Through over 20 years of efforts, China's achievements in market-oriented economic reforms have attracted worldwide attention. 1999 is both the 4th year of the Ninth 5-Year Plan and the beginning of making the Tenth 5-Year Plan.
The marketization of China’s labor is estimated to reach 45% by the end of the Ninth 5-Year Plan, reach 65% by the end of the Tenth 5-Year Plan, and from mid-transition to late-transition
The marketization of China’s capital is 45% by end of the Ninth 5-Year Plan, and 60% by end of the Tenth 5-Year Plan, from mid-transition to late-transition.
The degree of marketization of production will reach 60% by end of the Ninth 5-Year Plan, 75% by end of the Tenth 5-Year Plan, and thereby turn from late transition to a relatively mature market economy.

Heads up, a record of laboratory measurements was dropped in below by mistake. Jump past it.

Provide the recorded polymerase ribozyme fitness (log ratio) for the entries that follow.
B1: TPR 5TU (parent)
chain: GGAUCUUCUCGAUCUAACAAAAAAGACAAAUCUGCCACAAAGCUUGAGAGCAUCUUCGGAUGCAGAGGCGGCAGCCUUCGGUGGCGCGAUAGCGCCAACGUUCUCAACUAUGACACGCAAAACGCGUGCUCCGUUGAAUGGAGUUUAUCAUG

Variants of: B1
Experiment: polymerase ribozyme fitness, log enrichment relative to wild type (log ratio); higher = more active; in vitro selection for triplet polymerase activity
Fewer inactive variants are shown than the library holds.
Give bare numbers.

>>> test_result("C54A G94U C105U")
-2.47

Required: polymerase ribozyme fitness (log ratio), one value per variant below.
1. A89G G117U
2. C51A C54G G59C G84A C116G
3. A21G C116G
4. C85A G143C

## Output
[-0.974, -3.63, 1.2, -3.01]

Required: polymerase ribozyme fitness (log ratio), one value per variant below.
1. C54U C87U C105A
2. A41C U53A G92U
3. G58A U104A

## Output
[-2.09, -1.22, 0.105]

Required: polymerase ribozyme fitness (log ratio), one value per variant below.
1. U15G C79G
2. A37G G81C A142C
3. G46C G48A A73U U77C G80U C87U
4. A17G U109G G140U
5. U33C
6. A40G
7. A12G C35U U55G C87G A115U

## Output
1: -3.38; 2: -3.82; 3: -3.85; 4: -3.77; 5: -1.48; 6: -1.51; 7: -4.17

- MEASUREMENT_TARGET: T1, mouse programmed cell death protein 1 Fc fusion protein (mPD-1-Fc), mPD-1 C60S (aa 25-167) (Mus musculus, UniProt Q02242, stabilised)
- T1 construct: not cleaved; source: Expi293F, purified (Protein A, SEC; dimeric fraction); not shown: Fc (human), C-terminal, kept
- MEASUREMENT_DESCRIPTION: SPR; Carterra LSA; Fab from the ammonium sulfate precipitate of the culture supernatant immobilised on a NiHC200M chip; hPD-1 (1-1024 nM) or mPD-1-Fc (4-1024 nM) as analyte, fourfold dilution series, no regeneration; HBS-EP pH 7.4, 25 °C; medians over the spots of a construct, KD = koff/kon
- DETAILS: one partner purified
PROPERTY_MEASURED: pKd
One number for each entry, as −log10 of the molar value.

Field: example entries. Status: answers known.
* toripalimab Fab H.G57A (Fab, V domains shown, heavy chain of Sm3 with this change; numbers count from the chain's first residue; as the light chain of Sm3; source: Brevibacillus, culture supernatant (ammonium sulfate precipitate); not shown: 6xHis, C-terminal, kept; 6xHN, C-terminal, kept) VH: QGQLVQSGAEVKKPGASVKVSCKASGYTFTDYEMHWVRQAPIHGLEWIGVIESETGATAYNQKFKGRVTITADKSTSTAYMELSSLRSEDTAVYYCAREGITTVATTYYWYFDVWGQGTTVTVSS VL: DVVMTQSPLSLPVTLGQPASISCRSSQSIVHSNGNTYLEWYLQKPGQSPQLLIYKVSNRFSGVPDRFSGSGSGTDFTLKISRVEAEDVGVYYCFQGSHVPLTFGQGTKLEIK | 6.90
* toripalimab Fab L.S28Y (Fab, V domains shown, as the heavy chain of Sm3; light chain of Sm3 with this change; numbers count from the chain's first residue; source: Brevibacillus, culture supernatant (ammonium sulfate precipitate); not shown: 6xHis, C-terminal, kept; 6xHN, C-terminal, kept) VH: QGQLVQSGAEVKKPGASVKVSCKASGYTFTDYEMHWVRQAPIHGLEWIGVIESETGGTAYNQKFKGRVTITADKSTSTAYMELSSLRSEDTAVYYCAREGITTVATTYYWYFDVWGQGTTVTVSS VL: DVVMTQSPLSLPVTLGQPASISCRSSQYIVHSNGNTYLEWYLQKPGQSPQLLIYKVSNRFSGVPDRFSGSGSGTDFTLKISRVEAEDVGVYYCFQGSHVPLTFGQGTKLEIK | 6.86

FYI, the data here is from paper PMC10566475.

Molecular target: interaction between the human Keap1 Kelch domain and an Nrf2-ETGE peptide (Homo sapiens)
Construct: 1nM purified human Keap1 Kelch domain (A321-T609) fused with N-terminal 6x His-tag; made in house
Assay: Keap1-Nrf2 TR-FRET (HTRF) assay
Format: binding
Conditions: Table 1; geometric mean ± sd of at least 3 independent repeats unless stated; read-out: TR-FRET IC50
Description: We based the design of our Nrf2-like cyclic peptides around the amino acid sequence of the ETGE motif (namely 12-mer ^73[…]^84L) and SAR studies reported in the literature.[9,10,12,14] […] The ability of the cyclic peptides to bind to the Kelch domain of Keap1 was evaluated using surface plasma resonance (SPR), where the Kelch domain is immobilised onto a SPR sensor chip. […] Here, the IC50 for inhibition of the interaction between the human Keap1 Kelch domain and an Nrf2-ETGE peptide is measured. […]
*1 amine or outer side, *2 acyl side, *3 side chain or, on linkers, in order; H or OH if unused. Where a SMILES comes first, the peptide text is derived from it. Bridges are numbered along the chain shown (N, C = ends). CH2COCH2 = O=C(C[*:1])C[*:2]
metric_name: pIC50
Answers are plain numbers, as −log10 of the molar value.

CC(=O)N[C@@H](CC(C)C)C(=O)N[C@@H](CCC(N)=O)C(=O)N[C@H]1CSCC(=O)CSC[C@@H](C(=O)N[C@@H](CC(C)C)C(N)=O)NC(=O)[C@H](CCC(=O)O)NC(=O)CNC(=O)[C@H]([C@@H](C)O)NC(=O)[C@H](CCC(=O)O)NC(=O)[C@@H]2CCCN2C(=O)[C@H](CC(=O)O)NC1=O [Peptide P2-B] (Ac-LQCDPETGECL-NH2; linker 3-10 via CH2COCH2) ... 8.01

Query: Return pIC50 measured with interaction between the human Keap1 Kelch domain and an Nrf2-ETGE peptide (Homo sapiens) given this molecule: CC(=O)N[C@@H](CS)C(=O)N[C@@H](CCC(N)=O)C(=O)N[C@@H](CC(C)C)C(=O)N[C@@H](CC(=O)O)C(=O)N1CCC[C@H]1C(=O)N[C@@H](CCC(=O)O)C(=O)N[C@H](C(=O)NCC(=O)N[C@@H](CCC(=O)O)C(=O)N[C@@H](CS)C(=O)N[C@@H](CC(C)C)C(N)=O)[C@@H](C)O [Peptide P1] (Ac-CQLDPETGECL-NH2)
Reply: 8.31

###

The marketization of China’s prices may reach 65% by end of the Ninth 5-Year Plan and 75% by end of the Tenth 5-Year Plan, approaching a mature market economy.
The general degree of marketization of China's economy cannot be over 50% when summing up the previous analysis of the marketization degree of labor, capital, production, and prices, and taking into consideration the huge government interference on economic activities in China:
Concerning the first question, since it is publicly recognized that developed countries have mature market economies, their degree of marketization can be confirmed to surpass 80%.
Concerning the second question, the author believes that before the reform and opening up, i.e., before 1978, China's marketization degree could not have exceeded 15% and was a non-market economy. This is because before reform and opening up, labor basically did not move and was not a commodity.
Concerning the third question, one should confirm that China's current marketization degree is still low and must be raised.
International scholars in general believe that China is still a country in transition and should not be considered a market economy, but maybe it can be considered a semi-market economy.